Dealing with another area of identity, Miller described the origin of people’s fear of rejection using a simple diagram his friend created. He talked about each individual’s self becoming suppressed from a young age by shame and then the individual creating a personality to hide the shame. He described shame to include any characteristic or action of an individual that, in reality or just in the individual’s mind, will cause society to reject them in some way.

After describing the obstacles and giving personal examples of how he overcame them, Miller reminded students to find what is meaningful to them in life. What are their passions? He challenged students to just jump: to take the first step toward what is meaningful for them without fear of change or what people will say and think. Stop worrying about what other people think and be yourself even if some people reject you because of it, he said.

To view the chapel calendar, click here.

Vanguard’s Veterans Center Honors the Lives Lost and the Sacrifice of Service Men and Women since the 9/11 Attacks

FlagsWalkway9.11In honor of the heroes and civilians lost in the 9/11 attacks, Vanguard’s Veterans Center held a 9/11 Remembrance Open House on Wednesday, September 11 from 3 to 6 p.m.

American flags lined the walkways of Vanguard University on September 11 thanks to Vanguard’s veterans club. Knowing the sacrifice required to serve this country, Vanguard’s student veterans and the Veterans Center purposed to honor and remember the victims and the heroes of 9/11.

The open house was held in the Veterans Courtyard of Honor and the Veterans Resource Center.  Dominica Scibetta, the veterans resource services coordinator, said the evening was a “huge success.” It was a great time to interact with students, community leaders, faculty and staff. Refreshments were provided, attendees walked through the Veterans Resource Center and a candlelight vigil was held.

Reflecting on the event as a whole, Scibetta said: “It was a touching moment in which we saw the Vanguard community partner with outside organizations to honor the lives lost on September 11 and recognize the bravery of the service members who have fought for our nation.”

As vice president of Vanguard’s student veterans club, Jonathan Ramer took part in hosting the event. The theme for this year’s Patriot Day open house was the “9/11 soldiers from today becoming the leaders of tomorrow,” Ramer said. It was a time to reflect on the sacrifices made on the day of the attacks and the sacrifices service men and women continue to make today.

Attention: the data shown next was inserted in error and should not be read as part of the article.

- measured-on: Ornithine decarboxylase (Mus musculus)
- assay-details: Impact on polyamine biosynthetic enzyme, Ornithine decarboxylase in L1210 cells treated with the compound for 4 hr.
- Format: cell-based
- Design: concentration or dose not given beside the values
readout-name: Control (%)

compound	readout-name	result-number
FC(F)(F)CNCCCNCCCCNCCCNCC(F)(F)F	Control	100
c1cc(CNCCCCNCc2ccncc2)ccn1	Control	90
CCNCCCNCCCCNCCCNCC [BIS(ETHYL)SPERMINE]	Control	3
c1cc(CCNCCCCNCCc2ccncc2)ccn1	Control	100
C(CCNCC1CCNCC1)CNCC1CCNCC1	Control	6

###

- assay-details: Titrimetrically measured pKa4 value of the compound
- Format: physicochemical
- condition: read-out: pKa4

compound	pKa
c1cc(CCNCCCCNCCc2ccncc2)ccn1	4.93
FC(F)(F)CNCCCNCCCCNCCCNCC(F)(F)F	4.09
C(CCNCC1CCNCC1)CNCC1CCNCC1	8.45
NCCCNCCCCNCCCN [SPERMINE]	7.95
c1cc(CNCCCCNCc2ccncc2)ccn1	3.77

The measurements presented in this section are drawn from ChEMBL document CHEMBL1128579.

“Despite the fact it has been 12 years since the event, veterans should never be forgotten and the sacrifices made to have our freedoms should never be taken for granted,” Ramer said.

To learn more about the Vanguard Veterans Center, click here.

KCAL9 Features Special Interview with Vanguard Student Veteran Rory Self on September 11

On September 11, a special interview on KCAL9 featured one Vanguard University student veteran and the board president of Strength in Support (SIS), an organization serving veterans and their families.

From the marines to studying religion at Vanguard University, Rory Self is no stranger to stress. Dealing with the challenges of Post Traumatic Stress Disorder (PTSD) is something many veterans face. SIS Board President Dr. Evan Fewsmith said in the interview that SIS encourages veterans to drop the “D” in PTSD. He described the issue as being more of an intense stress rather than a disorder.

Post Traumatic Stress is “something that not only our military is suffering from, I think our whole nation after 9/11 has been experiencing a heightened since of stress and grief, and so in a way we can all perhaps relate to post traumatic stress and what that feels like and not just our guys coming home,” Dr. Fewsmith said.

SIS offers many services including counseling, workshops and the opportunities for comradeship. Upon his initial return, Self did not seek help. He dealt with stress, nightmares and anxiety. When he finally went to SIS, Self found their workshops challenged him with manageably stressful situations to stretch his capacity to handle stress.

One workshop Rory found particularly helpful was the golf workshop, where he learned to cope with different stress factors: performing the task, having people watch him and helping others all the while. Dr. Fewsmith said the golf workshop is purposed to provide socialization, comradeship and fellowship. “Part of the first step of any kind of healing is just bringing them into the fold,” he said.

Through the workshops and many SIS services, Self said veterans learn that “we can work through this, and not just alone, that we can do it with someone.” He added: “We’re not just going to get medications pushed to us, we’re going to get a team and a friendship along with it.”

To view the interview, click here.